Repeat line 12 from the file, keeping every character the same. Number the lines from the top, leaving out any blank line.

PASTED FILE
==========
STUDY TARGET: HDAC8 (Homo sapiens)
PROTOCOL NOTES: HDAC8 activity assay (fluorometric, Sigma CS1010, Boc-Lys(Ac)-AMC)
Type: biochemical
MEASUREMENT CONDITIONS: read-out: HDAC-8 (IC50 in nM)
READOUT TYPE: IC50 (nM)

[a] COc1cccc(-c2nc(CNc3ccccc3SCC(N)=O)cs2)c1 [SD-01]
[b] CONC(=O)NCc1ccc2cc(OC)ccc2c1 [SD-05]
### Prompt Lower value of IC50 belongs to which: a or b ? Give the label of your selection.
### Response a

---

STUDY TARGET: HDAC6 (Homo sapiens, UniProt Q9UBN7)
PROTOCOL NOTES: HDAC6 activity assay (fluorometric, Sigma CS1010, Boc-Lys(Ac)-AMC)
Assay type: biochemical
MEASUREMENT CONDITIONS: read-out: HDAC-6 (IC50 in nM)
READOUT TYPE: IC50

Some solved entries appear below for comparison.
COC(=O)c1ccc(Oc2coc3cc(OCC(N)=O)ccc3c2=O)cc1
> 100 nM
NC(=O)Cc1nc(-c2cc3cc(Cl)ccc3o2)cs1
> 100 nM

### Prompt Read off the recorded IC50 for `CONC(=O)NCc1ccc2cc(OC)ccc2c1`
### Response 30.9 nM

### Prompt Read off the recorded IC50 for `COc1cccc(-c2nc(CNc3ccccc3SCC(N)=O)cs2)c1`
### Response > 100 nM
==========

PROTOCOL NOTES: HDAC6 activity assay (fluorometric, Sigma CS1010, Boc-Lys(Ac)-AMC)